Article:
The end of life for Windows 7 is approaching rapidly. The operating system reaches the end of extended support Jan. 14, 2020, and with less than a year to go, organizations need to start discussing their migration to Windows 10 or their plan to support Windows 7 after that date. While large companies will be able to pay Microsoft for extended Windows 7 security support beyond January 2020, it will be expensive, and it is only a stopgap solution.
Migration projects can be complex and full of pitfalls, but Microsoft has made some architectural changes that should make migrating to Windows 10 less painful.
What Are the Windows 10 System Requirements?
Before migrating from Windows 7 to Windows 10, it’s important to know the Windows 10 system requirements. Microsoft Windows support lists these necessary requirements:
- Make sure that you are running the latest version of the OS, either Windows 7 SP1 or Windows 8.1 Update.
- You will need a 1-gigahertz or faster processor or a system on a chip.
- Systems are required to have 1 gigabyte of RAM for 32-bit setups or 2GB of RAM for 64-bit setups.
- You must have enough hard disk space for the migration. Specifically, 16GB for a 32-bit OS or 20GB for a 64-bit OS.
- Graphics cards must be up to par, with requirements set at DirectX 9 or later with Windows Display Driver Model 1.0.
- Those looking to migrate effectively will require an 800x600 display.
The Windows 10 Compatibility Scan is built into the Windows 10 setup.exe program and can be used to determine if devices meet the basic requirements for Windows 10.
If your team has a large number of computers to check, you can use a Microsoft System Center Configuration Manager Task Sequence to run the compatibility check. Reports show whether hardware compatibility issues will block an upgrade, whether an in-place upgrade is possible and whether devices meet other Windows 10 system requirements, such as free disk space.
Choose Windows 10 SKU, Architecture and Migration Method
Before deciding on a migration method, start by choosing a Windows 10 architecture and Stock Keeping Unit. For example, if your business has Windows 7 32-bit installed on devices, it will be impossible to perform in-place upgrades to Windows 10 64-bit. Windows 7 32-bit can only be upgraded in-place to Windows 10 32-bit. Assuming your company has capable hardware, a 64-bit architecture is preferable because it offers better security and access to more RAM.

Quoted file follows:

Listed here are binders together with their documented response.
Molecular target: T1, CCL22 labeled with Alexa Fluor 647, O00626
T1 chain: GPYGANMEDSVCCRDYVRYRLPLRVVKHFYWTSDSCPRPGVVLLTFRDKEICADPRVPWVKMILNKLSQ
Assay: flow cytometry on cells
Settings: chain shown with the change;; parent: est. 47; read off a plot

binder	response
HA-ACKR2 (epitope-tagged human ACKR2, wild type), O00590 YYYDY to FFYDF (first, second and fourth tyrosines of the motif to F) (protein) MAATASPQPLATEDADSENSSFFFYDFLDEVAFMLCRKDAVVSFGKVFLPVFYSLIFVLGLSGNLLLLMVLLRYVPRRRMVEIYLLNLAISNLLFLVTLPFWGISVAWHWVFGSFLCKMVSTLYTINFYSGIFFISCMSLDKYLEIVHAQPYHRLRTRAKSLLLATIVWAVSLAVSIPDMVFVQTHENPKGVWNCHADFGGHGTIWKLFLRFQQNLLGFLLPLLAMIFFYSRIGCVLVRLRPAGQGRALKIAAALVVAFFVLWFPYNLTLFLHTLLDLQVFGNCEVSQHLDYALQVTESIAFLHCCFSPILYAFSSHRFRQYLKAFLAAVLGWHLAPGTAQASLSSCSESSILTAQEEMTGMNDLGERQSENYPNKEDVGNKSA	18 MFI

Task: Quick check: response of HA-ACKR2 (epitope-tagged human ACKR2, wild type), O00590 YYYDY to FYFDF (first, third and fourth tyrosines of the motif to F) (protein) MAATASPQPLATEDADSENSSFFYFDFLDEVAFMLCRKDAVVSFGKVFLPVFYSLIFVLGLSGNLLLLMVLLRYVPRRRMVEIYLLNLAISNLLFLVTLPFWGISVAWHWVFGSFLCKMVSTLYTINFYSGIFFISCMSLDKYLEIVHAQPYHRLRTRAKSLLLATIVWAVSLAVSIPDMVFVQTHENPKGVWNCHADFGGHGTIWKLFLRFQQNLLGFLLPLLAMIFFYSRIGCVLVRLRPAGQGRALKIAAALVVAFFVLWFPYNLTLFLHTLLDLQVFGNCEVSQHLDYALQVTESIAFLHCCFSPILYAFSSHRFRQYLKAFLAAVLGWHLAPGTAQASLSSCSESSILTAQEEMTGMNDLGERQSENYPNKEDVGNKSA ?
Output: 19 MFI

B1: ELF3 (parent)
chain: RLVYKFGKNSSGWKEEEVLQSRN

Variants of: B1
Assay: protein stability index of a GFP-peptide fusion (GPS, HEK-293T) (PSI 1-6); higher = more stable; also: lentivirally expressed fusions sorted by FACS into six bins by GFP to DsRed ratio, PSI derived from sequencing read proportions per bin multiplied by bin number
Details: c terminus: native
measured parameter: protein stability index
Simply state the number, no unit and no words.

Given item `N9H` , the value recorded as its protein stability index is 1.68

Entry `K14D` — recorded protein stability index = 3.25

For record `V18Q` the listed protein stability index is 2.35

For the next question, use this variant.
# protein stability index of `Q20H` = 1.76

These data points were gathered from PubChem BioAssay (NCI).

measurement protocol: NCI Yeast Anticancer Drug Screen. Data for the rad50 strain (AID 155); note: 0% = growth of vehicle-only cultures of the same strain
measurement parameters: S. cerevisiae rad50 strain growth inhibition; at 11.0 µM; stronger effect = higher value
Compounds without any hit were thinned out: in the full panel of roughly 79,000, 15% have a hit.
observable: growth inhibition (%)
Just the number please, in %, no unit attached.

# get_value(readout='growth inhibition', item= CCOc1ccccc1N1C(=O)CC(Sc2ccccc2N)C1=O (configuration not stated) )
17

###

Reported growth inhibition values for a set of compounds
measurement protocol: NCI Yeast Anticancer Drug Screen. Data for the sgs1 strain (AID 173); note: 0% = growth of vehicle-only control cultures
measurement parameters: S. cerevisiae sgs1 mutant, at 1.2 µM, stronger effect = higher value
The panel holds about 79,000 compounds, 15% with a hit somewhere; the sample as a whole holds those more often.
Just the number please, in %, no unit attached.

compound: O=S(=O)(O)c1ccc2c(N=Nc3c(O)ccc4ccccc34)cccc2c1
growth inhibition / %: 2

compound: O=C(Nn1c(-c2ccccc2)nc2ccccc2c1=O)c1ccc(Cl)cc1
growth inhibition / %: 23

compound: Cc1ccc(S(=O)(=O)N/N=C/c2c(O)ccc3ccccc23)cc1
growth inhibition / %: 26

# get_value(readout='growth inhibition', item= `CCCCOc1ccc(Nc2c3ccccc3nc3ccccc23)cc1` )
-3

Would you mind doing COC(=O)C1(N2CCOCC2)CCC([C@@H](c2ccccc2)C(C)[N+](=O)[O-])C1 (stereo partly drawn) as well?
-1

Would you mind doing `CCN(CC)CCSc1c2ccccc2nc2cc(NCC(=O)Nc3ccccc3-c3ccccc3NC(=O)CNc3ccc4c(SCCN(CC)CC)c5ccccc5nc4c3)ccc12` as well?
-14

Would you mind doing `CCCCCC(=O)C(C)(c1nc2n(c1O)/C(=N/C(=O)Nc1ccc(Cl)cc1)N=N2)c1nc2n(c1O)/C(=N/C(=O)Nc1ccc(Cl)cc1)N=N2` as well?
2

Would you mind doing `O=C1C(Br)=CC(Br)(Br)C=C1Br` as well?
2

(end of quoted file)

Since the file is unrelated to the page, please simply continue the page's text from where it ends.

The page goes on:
Microsoft’s recommended migration method is in-place upgrades from Windows 7. Conventional wisdom says it is always better to perform a clean install, sometimes referred to as the wipe-and-reload method. But Microsoft has improved the in-place upgrade process and it essentially performs a clean install of Windows 10 and restores user and application data. But you must be moving to the same architecture or you will be forced to perform clean installs and manage migrating user data and applications another way.
Other technical issues might prevent IT teams from using in-place upgrades. Unified Extensible Firmware Interface devices where Windows 7 has been installed in Legacy-BIOS mode will need to have a clean install of Windows 10. If you intend to move to a lower SKU — for example, from Enterprise to Pro — in-place upgrades are also blocked.
Check Software Readiness and Fix Compatibility Issues
Windows Analytics Upgrade Readiness collects from devices data about the software and hardware drivers installed and checks the details against a database to highlight any known issues with Windows 10 to help companies plan a migration. Upgrade Readiness can scan thousands of computers and it stores information in the Microsoft Azure cloud.
If you find issues with applications and are not able to modify the source code, you can use Compatibility Administrator in the Windows Assessment and Deployment Kit to apply compatibility shims to devices so that your legacy apps can run in Windows 10.
It’s also worth testing web-based apps because the default browser in Windows 10 is Microsoft Edge. Administrators can configure an Enterprise Mode Site List to automatically redirect users to Internet Explorer 11, which can emulate older versions of IE to maintain compatibility with legacy applications.
Select Windows 10 Migration Tools
Organizations that already have SCCM can use it for their Windows 10 migrations, regardless of whether an in-place upgrade or wipe-and-reload install is chosen. Alternatively, you can also use the free Microsoft Deployment Toolkit. If you are upgrading just a handful of devices, using Windows 10 media is the easiest route.
Companies that chose to perform a wipe-and-reload installation of Windows 10 will need to additionally back up and migrate user and application data. Part of the Windows ADK, the User State Migration Tool can store user profiles temporarily on a network share or locally, and then load them onto a new Windows installation. Applications must also be reinstalled in a wipe-and-reload scenario. SCCM is commonly used to automate application deployment.
Target User Groups for a Phased Migration
Once your business has decided on the type of Windows 7 to Windows 10 migration to deploy and the necessary tools required, it is important to test the process and make sure that applications work as expected. After carrying out an initial trial of the Windows 10 deployment, plan a phased migration to a small group of users for validation before starting a wider rollout.